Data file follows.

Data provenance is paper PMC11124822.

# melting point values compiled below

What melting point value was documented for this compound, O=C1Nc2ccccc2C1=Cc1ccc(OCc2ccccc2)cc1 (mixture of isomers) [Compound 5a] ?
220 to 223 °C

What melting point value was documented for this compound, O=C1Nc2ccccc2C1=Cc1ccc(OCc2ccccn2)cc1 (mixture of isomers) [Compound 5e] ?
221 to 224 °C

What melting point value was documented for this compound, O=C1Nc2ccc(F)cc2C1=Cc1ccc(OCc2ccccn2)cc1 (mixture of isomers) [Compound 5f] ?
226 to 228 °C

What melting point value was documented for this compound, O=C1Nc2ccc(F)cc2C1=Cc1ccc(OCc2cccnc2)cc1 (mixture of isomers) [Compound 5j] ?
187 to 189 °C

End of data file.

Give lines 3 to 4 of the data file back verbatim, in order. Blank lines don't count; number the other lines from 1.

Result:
What melting point value was documented for this compound, O=C1Nc2ccccc2C1=Cc1ccc(OCc2ccccc2)cc1 (mixture of isomers) [Compound 5a] ?
220 to 223 °C